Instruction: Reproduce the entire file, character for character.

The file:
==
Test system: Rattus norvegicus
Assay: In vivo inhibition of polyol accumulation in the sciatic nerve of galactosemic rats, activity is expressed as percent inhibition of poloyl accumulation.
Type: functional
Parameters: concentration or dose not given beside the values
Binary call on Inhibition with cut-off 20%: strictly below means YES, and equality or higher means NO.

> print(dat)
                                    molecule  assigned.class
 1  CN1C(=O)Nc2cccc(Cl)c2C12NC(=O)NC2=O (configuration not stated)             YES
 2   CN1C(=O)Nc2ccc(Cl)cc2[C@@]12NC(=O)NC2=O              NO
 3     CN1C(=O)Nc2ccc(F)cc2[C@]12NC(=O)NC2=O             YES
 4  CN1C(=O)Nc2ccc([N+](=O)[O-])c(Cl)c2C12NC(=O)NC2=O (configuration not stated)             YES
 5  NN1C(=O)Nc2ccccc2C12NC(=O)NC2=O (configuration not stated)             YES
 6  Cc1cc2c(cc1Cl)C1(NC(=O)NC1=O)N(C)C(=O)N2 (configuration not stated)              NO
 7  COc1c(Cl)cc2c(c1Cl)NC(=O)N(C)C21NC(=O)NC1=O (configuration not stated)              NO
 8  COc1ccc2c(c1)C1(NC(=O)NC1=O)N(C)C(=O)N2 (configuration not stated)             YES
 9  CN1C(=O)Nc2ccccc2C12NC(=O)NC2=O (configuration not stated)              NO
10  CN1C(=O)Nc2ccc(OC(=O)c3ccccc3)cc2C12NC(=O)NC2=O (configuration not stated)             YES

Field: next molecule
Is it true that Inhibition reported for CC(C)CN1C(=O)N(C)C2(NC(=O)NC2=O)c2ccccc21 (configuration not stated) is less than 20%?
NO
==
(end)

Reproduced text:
Test system: Rattus norvegicus
Assay: In vivo inhibition of polyol accumulation in the sciatic nerve of galactosemic rats, activity is expressed as percent inhibition of poloyl accumulation.
Type: functional
Parameters: concentration or dose not given beside the values
Binary call on Inhibition with cut-off 20%: strictly below means YES, and equality or higher means NO.

> print(dat)
                                    molecule  assigned.class
 1  CN1C(=O)Nc2cccc(Cl)c2C12NC(=O)NC2=O (configuration not stated)             YES
 2   CN1C(=O)Nc2ccc(Cl)cc2[C@@]12NC(=O)NC2=O              NO
 3     CN1C(=O)Nc2ccc(F)cc2[C@]12NC(=O)NC2=O             YES
 4  CN1C(=O)Nc2ccc([N+](=O)[O-])c(Cl)c2C12NC(=O)NC2=O (configuration not stated)             YES
 5  NN1C(=O)Nc2ccccc2C12NC(=O)NC2=O (configuration not stated)             YES
 6  Cc1cc2c(cc1Cl)C1(NC(=O)NC1=O)N(C)C(=O)N2 (configuration not stated)              NO
 7  COc1c(Cl)cc2c(c1Cl)NC(=O)N(C)C21NC(=O)NC1=O (configuration not stated)              NO
 8  COc1ccc2c(c1)C1(NC(=O)NC1=O)N(C)C(=O)N2 (configuration not stated)             YES
 9  CN1C(=O)Nc2ccccc2C12NC(=O)NC2=O (configuration not stated)              NO
10  CN1C(=O)Nc2ccc(OC(=O)c3ccccc3)cc2C12NC(=O)NC2=O (configuration not stated)             YES

Field: next molecule
Is it true that Inhibition reported for CC(C)CN1C(=O)N(C)C2(NC(=O)NC2=O)c2ccccc21 (configuration not stated) is less than 20%?
NO